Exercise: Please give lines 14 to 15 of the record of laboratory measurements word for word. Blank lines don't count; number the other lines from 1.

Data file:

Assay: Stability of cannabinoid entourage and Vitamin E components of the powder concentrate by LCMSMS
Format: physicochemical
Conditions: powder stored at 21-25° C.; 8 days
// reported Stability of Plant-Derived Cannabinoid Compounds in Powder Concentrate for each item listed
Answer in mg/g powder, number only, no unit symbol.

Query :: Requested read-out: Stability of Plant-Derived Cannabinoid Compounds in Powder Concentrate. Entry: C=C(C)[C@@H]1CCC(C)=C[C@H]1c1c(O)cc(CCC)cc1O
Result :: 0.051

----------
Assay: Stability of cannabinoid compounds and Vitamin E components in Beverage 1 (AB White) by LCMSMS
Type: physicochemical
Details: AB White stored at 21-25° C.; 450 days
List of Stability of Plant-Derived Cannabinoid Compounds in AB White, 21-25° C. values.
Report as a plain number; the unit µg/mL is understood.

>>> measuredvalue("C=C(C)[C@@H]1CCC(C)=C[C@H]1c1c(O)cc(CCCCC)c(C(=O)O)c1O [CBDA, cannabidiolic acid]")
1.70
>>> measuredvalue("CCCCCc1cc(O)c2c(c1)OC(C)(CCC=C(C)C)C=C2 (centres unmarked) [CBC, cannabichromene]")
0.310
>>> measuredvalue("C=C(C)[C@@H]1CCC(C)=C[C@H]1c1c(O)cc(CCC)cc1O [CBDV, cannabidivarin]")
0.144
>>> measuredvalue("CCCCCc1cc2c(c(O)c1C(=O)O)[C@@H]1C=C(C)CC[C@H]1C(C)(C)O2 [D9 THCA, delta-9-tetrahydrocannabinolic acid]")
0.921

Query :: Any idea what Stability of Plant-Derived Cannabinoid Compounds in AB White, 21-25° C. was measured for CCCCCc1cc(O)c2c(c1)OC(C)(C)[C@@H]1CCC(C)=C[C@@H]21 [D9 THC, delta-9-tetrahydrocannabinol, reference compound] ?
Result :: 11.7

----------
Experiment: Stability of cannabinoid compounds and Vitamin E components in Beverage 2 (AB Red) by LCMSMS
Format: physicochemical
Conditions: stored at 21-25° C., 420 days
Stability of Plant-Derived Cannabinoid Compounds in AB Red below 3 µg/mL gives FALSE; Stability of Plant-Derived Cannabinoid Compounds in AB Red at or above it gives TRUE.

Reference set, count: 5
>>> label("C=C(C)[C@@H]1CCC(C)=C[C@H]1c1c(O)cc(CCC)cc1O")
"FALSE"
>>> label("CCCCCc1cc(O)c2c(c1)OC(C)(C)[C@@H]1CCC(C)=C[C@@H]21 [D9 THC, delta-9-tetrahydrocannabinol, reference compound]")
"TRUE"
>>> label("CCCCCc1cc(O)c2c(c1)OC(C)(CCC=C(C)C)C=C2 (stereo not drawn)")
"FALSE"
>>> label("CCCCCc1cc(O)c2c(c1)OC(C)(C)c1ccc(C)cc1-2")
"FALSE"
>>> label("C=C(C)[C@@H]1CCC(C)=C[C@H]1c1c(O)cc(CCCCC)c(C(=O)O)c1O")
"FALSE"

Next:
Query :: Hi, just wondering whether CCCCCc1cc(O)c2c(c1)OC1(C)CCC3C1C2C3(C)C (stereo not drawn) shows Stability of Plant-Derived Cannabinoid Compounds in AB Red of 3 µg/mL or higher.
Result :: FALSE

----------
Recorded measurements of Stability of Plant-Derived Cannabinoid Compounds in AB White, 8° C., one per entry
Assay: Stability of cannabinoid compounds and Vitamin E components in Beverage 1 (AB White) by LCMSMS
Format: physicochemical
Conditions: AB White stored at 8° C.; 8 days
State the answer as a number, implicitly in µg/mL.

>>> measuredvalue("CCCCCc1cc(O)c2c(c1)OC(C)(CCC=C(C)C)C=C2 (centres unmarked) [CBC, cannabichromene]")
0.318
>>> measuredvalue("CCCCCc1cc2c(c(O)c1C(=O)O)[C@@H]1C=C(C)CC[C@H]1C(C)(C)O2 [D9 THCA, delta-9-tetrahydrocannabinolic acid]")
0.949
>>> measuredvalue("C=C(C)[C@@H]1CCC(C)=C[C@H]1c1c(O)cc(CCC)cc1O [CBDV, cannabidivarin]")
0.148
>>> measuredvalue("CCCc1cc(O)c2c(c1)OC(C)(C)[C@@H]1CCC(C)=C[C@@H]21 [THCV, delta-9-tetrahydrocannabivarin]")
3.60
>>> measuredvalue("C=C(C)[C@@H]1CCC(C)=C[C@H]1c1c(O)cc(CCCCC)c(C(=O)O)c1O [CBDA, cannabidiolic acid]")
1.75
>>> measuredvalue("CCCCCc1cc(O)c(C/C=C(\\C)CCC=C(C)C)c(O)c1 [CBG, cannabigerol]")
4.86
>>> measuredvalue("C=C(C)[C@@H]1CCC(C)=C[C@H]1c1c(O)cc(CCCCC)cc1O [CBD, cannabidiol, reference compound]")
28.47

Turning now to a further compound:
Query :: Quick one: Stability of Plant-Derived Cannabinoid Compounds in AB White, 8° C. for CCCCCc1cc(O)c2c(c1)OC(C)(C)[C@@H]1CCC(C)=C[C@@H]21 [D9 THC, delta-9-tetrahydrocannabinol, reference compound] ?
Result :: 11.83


>>> measuredvalue("C=C(C)[C@@H]1CCC(C)=C[C@H]1c1c(O)cc(CCCCC)c(C(=O)O)c1O [CBDA, cannabidiolic acid]")
1.70